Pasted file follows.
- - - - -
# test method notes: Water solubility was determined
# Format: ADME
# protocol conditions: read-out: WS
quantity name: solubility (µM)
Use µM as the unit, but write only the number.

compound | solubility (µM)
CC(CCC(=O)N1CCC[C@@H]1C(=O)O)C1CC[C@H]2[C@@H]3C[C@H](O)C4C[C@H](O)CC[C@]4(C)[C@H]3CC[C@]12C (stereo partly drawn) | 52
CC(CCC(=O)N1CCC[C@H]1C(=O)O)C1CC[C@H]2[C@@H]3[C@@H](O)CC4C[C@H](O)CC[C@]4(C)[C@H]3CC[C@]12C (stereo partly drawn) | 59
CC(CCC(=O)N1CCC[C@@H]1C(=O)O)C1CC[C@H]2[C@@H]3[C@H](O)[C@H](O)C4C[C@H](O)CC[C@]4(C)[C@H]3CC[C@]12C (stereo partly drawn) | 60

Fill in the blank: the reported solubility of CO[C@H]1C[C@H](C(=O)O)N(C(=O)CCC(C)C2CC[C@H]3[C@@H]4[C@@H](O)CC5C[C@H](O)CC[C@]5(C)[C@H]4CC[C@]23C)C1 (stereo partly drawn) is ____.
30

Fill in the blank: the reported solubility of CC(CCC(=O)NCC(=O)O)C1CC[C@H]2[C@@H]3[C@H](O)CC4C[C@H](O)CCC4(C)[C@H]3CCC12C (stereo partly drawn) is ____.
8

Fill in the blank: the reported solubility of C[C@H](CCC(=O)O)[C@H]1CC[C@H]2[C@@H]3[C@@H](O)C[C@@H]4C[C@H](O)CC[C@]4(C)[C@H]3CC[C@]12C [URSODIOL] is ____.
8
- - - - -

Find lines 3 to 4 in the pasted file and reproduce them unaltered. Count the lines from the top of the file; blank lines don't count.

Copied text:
# protocol conditions: read-out: WS
quantity name: solubility (µM)